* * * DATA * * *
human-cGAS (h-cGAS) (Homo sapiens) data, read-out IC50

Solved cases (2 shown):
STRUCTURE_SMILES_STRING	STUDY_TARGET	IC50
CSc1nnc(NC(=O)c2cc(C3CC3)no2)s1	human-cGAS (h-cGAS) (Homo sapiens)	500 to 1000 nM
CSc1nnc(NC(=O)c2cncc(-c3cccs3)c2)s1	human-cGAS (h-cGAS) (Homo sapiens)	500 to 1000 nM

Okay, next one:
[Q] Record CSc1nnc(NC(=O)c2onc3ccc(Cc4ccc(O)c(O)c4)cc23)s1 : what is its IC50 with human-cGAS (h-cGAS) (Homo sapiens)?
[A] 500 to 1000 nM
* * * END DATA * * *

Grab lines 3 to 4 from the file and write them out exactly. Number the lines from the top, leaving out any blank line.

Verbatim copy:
STRUCTURE_SMILES_STRING	STUDY_TARGET	IC50
CSc1nnc(NC(=O)c2cc(C3CC3)no2)s1	human-cGAS (h-cGAS) (Homo sapiens)	500 to 1000 nM